Stifel Financial Chairman and CEO Ron Kruszewski says the firm remains open to further acquisitions and is upbeat about its recruiting momentum due to lower costs.
The firm — which has 2,282 financial advisors with over $235 billion in assets — reported Tuesday that it more than doubled net income in the fourth quarter to $24.5 million, or $0.31 per share, from $11.2 million, or $0.14 per share, a year earlier. Sales rose 14% to $661.4 million.
Speaking with equity analysts about the results for its offices in St. Louis, Kruszewski said the firm “will continue to look at acquisition opportuni[ties].”
“My message is that we will always look at good deals,” he explained, adding that Stifel is currently focused on “taking advantaging of the market conditions and improving and consolidating what we’ve done …”
When it comes to mergers and acquisitions, Stifel has been on a tear.
It wrapped up its purchase of Indianapolis-based City Financial in mid-January. City has 40 advisors with $4 billion in assets. In 2016, Stifel bought Eaton Partners, which works with institutional investors.
These deals came on the heels of M&As that included Sterne Agee and Barclays Wealth Americas. With Barclays, for instance, some 180 reps with about $56 billion came on board.
Stifel’s executive insists it is not in a hurry to strike another deal.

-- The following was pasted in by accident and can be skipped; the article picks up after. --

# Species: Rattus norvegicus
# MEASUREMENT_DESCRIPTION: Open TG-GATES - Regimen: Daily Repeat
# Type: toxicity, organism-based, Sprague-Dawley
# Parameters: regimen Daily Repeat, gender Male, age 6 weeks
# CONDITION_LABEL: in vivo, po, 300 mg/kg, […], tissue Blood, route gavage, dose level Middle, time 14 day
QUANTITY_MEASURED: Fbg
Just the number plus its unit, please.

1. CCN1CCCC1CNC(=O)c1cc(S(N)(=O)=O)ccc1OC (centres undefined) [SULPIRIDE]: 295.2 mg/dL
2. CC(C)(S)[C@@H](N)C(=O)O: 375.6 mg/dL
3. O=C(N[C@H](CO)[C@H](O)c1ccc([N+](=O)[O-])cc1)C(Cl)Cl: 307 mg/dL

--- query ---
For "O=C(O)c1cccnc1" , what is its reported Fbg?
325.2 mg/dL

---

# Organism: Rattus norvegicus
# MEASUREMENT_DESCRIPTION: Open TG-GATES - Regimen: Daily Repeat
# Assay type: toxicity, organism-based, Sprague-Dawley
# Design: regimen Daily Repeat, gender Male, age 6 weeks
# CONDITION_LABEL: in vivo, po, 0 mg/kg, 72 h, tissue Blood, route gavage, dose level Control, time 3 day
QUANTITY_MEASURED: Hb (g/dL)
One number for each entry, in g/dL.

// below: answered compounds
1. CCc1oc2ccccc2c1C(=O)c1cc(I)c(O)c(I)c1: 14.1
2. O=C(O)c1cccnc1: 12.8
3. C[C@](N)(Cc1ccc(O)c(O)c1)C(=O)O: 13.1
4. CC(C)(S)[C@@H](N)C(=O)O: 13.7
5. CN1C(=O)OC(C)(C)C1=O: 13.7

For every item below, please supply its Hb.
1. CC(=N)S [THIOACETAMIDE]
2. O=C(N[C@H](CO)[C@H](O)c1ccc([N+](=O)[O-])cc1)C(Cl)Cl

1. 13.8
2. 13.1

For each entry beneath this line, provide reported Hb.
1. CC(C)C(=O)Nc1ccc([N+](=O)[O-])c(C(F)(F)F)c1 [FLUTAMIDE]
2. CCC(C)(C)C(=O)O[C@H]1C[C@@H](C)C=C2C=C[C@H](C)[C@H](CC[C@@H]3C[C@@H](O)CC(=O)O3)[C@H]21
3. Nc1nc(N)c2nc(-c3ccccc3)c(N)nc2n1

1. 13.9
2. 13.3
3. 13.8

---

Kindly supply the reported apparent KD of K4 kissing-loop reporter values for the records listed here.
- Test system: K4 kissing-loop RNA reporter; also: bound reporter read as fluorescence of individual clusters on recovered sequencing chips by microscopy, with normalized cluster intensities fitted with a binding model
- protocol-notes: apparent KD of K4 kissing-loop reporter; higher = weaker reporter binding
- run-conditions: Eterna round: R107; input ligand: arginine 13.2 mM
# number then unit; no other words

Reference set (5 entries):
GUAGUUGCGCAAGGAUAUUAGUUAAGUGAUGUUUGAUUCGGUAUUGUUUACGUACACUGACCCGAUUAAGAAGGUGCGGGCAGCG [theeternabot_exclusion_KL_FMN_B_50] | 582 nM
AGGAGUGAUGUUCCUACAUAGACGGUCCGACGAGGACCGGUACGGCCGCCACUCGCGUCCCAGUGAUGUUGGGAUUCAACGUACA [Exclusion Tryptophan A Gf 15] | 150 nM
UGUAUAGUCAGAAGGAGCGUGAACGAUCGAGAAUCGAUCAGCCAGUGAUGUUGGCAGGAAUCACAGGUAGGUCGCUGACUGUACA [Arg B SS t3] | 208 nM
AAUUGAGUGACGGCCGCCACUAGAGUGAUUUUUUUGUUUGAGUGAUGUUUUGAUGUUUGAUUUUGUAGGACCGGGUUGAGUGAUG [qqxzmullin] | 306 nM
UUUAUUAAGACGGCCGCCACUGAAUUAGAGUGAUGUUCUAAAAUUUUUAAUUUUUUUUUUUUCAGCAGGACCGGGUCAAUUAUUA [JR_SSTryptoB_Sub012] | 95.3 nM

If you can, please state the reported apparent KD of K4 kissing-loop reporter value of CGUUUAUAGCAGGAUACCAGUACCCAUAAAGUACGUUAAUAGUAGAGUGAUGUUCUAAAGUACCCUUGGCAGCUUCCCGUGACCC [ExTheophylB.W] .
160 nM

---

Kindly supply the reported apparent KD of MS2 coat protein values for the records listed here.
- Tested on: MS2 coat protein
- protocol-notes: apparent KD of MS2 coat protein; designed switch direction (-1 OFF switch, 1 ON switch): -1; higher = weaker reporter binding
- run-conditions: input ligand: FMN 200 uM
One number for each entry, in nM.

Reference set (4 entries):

“We think we have scale here that’s first, and acquisitions are, will always be there,” Kruszewski explain during a conference call. First, it is focused “on getting what we’ve built to be, to generate the earnings, which I think it can… We still want to do good deals if ... they come up.
On the one hand, there is a plenty “of optimism right now in the marketplace also, which causes the valuations to be what I would say is higher than what our historical appetites for valuation [are],” the CEO said. “So it’s a good time to focus on consolidating what we built.”
The firm says that at 2,282 FAs, it is up two advisors from the prior quarter and down about 18 from a year ago. And it sees growth ahead.
“There’s a lot of things going on the recruiting front that I’m optimistic about,” Kruszewski said. The “elevated recruitment costs” of recent years may be “coming into what we would consider more reasonable numbers, which is where we are.”
If these costs do come down, Stifel is “more competitive [in] what we do, because we’ve not been at certainly the big firm levels of recruitment packages if you will.”
As for the Labor Department’s new fiduciary rule, the executive believes it will be delayed.
“But I do think it really has focused us on models and how we’re positioning our advisor business. And so we’ve been focusing ... on productivity, and you’ve seen muted increases in our advisor count,” Kruszewski explained. Thanks to its recent spate of M&As, Stifel has “scale” and plans to turn scale “into margins going forward.”
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